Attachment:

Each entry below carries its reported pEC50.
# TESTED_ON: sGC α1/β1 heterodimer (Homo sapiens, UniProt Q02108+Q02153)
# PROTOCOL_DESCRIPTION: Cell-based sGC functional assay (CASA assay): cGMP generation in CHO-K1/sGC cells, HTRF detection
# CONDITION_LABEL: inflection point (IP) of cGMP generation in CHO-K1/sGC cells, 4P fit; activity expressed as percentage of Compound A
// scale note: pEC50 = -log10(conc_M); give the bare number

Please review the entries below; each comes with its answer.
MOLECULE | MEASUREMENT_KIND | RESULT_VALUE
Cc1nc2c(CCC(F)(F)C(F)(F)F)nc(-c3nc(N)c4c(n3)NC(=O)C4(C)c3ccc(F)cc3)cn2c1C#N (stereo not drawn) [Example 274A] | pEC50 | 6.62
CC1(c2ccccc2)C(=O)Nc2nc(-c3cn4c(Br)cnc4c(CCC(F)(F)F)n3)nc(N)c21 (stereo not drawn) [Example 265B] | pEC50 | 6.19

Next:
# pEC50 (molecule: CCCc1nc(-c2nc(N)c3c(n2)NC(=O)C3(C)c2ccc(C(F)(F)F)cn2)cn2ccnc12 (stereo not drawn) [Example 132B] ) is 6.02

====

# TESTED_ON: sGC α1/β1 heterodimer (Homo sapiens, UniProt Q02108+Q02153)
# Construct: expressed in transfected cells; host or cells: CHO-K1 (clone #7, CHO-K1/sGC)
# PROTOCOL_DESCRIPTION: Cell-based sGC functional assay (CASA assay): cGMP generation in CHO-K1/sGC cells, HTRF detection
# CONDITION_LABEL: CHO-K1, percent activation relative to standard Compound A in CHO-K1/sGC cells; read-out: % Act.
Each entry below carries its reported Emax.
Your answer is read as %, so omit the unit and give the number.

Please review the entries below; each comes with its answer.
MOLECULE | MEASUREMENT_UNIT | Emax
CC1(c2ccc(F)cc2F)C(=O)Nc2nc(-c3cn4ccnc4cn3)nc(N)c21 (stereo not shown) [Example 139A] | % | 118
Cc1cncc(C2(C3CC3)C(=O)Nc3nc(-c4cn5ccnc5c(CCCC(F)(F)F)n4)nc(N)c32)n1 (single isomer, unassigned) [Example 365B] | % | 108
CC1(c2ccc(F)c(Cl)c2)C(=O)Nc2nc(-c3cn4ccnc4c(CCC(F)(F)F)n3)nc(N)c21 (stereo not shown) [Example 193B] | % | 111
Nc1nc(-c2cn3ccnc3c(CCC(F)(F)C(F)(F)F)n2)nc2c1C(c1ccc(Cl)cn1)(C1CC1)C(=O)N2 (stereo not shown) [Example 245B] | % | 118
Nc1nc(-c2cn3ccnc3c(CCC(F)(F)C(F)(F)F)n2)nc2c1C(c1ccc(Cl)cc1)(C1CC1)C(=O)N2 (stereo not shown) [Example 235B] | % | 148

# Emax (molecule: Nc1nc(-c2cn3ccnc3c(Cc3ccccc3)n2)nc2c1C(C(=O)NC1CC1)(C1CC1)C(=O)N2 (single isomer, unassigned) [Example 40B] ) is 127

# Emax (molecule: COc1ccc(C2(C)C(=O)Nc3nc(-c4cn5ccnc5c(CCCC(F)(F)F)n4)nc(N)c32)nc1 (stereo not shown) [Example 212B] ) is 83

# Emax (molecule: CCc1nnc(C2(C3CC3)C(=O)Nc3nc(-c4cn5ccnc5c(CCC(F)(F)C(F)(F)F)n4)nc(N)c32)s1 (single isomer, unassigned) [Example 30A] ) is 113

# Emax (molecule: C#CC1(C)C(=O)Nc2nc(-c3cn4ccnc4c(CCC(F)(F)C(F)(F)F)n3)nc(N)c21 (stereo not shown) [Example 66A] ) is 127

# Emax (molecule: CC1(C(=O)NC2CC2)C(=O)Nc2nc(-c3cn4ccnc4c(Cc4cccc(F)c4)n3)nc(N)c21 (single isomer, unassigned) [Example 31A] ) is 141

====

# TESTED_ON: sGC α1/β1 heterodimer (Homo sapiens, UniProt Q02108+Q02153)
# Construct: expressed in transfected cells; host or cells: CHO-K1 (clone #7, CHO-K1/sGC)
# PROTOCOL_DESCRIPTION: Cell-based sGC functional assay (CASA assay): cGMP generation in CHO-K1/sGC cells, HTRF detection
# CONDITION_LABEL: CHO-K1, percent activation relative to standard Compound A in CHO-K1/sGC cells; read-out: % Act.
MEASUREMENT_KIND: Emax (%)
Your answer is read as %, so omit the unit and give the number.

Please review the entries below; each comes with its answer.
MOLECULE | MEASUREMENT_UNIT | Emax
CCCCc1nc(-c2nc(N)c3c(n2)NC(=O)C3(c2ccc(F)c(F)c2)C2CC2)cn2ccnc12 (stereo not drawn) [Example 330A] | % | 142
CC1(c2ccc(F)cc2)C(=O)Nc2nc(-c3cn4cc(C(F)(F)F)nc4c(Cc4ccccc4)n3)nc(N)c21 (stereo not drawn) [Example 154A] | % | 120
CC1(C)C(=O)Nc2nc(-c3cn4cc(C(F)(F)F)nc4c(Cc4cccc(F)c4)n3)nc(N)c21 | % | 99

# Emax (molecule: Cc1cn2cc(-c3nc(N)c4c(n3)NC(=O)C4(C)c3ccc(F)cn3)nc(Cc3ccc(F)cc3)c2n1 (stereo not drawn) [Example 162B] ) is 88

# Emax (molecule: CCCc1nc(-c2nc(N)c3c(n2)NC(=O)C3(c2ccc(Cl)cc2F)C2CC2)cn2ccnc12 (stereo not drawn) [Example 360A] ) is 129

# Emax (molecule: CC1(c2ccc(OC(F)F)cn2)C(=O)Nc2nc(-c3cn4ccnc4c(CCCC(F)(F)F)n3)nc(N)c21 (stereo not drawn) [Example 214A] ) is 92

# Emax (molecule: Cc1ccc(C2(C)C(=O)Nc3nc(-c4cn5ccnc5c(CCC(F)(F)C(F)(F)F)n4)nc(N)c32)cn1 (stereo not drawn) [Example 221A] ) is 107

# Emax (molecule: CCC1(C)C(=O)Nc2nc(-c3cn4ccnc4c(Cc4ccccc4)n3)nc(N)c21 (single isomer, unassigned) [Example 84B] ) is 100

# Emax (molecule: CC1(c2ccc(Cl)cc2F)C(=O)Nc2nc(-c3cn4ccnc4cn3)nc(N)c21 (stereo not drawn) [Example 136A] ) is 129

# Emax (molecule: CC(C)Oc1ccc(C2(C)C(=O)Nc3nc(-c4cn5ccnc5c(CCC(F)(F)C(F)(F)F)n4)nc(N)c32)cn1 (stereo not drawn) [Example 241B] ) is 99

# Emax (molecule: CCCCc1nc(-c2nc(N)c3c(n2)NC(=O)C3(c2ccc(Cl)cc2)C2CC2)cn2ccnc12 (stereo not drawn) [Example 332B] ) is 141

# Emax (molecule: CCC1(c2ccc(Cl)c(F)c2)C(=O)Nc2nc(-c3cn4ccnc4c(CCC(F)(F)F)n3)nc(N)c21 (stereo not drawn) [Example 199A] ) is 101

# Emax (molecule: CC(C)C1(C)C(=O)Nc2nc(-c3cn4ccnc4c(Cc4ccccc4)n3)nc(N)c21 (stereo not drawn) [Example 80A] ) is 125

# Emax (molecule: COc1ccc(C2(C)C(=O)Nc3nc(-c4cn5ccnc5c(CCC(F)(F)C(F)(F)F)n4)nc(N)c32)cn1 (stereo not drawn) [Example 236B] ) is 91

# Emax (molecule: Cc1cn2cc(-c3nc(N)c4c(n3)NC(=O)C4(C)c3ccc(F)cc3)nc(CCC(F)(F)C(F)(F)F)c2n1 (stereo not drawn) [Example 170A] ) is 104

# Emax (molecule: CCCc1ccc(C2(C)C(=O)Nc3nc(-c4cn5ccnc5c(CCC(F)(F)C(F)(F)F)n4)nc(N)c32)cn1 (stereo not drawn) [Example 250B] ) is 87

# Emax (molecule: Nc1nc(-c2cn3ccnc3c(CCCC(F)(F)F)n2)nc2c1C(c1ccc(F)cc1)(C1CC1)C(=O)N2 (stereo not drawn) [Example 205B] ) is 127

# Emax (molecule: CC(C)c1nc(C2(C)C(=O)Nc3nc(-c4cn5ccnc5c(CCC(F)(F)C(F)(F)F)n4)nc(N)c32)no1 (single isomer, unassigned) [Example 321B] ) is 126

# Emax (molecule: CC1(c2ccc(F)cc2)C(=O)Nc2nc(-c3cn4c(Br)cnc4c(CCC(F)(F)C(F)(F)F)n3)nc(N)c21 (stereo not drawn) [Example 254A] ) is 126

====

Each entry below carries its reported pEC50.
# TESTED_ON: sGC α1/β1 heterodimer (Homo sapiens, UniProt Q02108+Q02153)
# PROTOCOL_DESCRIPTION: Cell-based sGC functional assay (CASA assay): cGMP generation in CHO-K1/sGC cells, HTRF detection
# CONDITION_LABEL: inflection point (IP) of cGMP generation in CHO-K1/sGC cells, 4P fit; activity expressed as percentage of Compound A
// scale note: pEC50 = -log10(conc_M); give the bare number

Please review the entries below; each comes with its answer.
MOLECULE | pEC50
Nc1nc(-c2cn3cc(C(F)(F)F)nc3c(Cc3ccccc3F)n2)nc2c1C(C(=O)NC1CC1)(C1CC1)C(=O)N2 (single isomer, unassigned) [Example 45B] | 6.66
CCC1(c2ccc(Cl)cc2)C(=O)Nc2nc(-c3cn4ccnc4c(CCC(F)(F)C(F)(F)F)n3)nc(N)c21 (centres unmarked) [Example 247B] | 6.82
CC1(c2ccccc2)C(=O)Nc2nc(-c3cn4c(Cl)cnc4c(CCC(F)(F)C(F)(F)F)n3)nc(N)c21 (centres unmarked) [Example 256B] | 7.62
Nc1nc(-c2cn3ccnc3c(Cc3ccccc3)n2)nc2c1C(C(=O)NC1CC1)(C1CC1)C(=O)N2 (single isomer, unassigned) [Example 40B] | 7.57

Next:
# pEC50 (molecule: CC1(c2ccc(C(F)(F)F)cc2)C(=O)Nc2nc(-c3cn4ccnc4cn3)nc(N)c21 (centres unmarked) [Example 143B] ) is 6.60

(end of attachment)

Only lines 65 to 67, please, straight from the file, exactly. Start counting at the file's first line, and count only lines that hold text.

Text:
Please review the entries below; each comes with its answer.
MOLECULE | pEC50
Nc1nc(-c2cn3cc(C(F)(F)F)nc3c(Cc3ccccc3F)n2)nc2c1C(C(=O)NC1CC1)(C1CC1)C(=O)N2 (single isomer, unassigned) [Example 45B] | 6.66